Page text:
More than a paycheck
Shanahan believes three things motivate people beyond their salaries: autonomy, mastery and purpose.
“People want to have a little bit of autonomy. They want to have a little bit of purpose, and the commitment to the training and really helping them learn the departments that they’re working in is big for people,” Shanahan says.
To that end, the company is considering counseling employees on their career paths, talking with them so they understand what jobs are available, what they pay and what skills they need to get those jobs. It’s allowing employees to self-select, and the company’s commitment to transparency means their career options are right out in front of them.
“Why have it be a big mystery?” Shanahan asks.
It’s a concept modeled after a guidance counselor, someone who can help employees manage their careers with check-ins along the way. In the future, there could also be an online component that employees can use to see what jobs are available, what they pay and where the employee is at in respect to that job and how long until they’re in a position to apply for it.
“That’s a win-win for all — for us and for employees,” Shanahan says.
Back to growth
Admittedly, Shanahan says the year of the sale was a bit of a distraction for the company.
Though the majority of its employees were kept unaware of the potential transaction, he says the focus on the sale took attention away from growth initiatives. As the structure of the ESOP becomes clearer, Shanahan is eager to get back on the growth track.
“We want to grow rapidly,” he says.
The company is planting the seeds right now for growth in diverse areas, such as the possibility of standalone restaurants and how to capitalize on catering, which is doing extremely well.
“Ten years from now, we would like to double twice in our volume,” Shanahan says, by which he means any and all aspects of the current business, and any lines that may develop in the coming years.
Shanahan breaks the company down into three parts:
Stores, which he calls the organic section of the company.
Vertical, which is the company’s commissary through which it sells product to other supermarkets outside of Ohio through brokers, and a warehouse that the company has shared with other retailers to work off of each other’s buys.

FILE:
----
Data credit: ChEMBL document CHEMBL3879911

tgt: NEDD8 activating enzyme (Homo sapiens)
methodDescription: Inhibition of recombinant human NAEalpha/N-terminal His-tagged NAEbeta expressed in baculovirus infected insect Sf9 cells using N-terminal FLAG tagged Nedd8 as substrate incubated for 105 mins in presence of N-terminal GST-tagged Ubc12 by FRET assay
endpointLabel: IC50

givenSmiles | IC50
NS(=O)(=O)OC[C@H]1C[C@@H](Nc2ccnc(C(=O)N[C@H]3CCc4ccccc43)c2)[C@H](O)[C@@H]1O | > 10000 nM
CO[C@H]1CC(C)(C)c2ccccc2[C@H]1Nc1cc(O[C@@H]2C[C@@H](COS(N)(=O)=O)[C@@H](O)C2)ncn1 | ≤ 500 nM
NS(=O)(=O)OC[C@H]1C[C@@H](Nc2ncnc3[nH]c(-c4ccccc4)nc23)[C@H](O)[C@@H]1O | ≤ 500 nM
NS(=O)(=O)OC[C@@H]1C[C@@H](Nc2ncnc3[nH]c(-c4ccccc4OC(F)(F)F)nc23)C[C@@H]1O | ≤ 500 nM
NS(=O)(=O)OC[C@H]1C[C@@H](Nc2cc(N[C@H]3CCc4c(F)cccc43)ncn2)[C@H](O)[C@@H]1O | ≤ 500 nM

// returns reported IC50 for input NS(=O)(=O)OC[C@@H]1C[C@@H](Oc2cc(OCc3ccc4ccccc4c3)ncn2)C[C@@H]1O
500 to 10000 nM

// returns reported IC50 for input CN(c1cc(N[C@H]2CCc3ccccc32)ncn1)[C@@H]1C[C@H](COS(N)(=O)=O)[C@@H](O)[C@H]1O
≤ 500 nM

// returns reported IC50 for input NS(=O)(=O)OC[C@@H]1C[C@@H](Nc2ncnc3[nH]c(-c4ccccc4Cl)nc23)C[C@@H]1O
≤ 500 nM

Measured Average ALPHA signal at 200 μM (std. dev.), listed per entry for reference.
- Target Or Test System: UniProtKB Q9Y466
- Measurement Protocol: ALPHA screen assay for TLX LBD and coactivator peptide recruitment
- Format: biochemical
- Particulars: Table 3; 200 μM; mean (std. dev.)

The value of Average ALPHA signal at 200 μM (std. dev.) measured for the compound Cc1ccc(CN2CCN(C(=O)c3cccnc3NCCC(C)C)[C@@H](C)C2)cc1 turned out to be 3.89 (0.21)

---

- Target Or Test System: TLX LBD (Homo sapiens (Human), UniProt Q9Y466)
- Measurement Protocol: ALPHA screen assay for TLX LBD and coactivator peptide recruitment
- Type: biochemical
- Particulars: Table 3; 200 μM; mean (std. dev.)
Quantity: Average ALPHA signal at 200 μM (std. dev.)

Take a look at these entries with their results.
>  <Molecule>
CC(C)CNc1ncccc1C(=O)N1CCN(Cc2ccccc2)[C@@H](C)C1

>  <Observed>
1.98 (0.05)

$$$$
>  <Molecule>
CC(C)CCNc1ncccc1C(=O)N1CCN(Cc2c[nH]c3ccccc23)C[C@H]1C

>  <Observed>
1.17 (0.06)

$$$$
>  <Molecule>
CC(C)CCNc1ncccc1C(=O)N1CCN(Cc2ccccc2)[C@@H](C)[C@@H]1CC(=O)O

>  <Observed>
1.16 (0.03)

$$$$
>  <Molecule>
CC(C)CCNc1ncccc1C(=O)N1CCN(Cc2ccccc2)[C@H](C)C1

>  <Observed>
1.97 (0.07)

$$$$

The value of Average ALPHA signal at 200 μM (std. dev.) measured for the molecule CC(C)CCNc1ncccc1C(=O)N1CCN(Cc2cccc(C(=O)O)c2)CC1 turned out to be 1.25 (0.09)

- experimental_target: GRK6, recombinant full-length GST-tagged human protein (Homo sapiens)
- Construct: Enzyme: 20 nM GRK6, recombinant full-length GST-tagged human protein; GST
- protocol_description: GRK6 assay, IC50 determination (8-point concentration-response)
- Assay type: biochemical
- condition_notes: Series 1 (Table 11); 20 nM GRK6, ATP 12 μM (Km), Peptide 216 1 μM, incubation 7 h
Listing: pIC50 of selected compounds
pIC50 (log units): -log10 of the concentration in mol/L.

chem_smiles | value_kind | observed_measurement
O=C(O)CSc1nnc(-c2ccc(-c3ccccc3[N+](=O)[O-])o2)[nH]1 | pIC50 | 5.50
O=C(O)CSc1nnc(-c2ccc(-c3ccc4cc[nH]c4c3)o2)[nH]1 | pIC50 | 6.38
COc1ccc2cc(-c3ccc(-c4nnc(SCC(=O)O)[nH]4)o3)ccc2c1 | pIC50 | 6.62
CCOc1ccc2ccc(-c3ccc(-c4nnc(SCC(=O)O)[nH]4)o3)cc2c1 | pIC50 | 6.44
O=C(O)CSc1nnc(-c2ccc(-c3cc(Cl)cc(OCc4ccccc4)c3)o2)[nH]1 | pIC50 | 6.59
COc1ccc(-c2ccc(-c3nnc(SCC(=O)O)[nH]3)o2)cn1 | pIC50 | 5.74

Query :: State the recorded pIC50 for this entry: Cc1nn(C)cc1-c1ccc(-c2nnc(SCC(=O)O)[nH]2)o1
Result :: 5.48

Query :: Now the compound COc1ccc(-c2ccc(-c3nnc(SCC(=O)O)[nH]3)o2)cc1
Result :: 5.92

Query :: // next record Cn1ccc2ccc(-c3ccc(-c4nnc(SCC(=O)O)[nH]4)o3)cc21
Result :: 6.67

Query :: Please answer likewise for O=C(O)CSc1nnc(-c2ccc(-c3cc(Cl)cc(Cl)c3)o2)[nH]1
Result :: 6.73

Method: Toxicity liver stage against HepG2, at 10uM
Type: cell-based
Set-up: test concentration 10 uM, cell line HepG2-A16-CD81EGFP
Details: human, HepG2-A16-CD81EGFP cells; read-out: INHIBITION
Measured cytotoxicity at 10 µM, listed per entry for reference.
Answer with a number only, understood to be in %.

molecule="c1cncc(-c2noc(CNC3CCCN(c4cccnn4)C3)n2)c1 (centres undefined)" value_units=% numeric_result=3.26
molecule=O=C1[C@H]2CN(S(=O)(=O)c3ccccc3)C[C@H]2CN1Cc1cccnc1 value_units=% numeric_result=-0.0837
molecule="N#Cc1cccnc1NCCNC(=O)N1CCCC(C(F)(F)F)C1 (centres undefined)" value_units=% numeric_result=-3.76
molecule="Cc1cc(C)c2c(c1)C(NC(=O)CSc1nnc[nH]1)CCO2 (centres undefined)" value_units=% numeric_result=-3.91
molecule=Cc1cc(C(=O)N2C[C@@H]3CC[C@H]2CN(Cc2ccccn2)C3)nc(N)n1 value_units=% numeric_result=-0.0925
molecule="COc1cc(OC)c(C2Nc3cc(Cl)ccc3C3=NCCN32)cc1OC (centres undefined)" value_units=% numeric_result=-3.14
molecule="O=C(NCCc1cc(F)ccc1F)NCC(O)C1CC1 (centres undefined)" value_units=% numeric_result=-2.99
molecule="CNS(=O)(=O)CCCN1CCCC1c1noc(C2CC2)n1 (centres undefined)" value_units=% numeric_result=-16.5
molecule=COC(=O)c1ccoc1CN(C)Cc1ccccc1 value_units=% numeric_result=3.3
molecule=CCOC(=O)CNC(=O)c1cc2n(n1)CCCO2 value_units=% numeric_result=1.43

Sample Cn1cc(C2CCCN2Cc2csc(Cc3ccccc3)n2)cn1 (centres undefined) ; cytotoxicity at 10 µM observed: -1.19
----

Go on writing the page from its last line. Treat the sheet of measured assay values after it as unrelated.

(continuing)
Margins or perimeter business, which would include Buehler’s catering and food service, a once small, but expanding aspect of the whole.
“We really want to place our bets on all of those, and whichever ones take off, we just want to be ready to have it be scalable,” he says. “There are a lot of independent retailers doing that. We have some good friends in the business that have three or four, five formats and 60-70 stores with three or four or five formats. You used to always say you don’t want to get away from your core competency. Well, today you want to go where you can get some growth.”
Buehler’s is happy to remain a community company — it’s an inherent aspect of the family business. And the community is happy that it gets to keep its local grocer.
Since the switch to an ESOP, Shanahan has noticed more interest in the company, and the communities in which the stores are located are very happy with the outcome since there was a belief that there would’ve been a lot of jobs lost if the company had sold to an outside buyer.
“The Buehler family, I know, is very happy the way this turned out,” Shanahan says. “It’s a 90-year-old company, and preserving all those jobs was big.”
But, Shanahan notes, to maintain that sentiment, the company must continue to deliver on its unique selling propositions.
“Our business is not easy that way,” he says. “You can’t rest on your laurels for too long.”
- Employees live on the front lines. Learn from them.
- Autonomy, mastery and purpose can mean as much or more than salary.
- Consider the impact on the community when making big business decisions.